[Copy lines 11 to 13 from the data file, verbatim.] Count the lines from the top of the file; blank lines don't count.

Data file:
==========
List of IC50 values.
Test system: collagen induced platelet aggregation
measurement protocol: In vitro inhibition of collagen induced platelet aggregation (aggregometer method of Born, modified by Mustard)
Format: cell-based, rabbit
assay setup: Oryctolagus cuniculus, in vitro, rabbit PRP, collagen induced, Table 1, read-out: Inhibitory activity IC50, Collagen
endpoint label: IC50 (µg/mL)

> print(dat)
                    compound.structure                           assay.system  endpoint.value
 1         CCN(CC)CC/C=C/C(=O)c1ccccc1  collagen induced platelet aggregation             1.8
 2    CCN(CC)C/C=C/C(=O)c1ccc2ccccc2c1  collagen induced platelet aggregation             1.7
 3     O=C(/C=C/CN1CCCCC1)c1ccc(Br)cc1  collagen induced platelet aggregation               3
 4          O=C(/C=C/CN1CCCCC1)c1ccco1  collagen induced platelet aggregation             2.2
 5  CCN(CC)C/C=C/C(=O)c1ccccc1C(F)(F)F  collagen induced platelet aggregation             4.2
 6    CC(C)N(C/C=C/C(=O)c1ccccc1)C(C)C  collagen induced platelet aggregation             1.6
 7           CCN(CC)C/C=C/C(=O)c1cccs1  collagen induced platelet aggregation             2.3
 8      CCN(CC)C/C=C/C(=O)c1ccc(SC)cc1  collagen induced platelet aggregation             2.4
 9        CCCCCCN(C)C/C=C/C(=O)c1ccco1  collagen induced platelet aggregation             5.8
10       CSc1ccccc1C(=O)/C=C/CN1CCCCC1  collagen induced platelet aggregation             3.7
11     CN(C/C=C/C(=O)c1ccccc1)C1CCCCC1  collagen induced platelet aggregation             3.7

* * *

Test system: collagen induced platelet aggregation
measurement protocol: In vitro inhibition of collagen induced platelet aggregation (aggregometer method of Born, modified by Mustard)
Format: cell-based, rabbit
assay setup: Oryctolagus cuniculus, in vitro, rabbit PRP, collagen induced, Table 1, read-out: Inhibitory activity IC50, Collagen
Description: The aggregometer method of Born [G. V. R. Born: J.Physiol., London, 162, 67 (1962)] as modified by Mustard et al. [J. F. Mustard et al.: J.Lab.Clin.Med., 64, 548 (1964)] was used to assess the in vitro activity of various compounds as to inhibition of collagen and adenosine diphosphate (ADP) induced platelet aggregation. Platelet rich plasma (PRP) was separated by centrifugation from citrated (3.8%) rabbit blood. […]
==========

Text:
 3     O=C(/C=C/CN1CCCCC1)c1ccc(Br)cc1  collagen induced platelet aggregation               3
 4          O=C(/C=C/CN1CCCCC1)c1ccco1  collagen induced platelet aggregation             2.2
 5  CCN(CC)C/C=C/C(=O)c1ccccc1C(F)(F)F  collagen induced platelet aggregation             4.2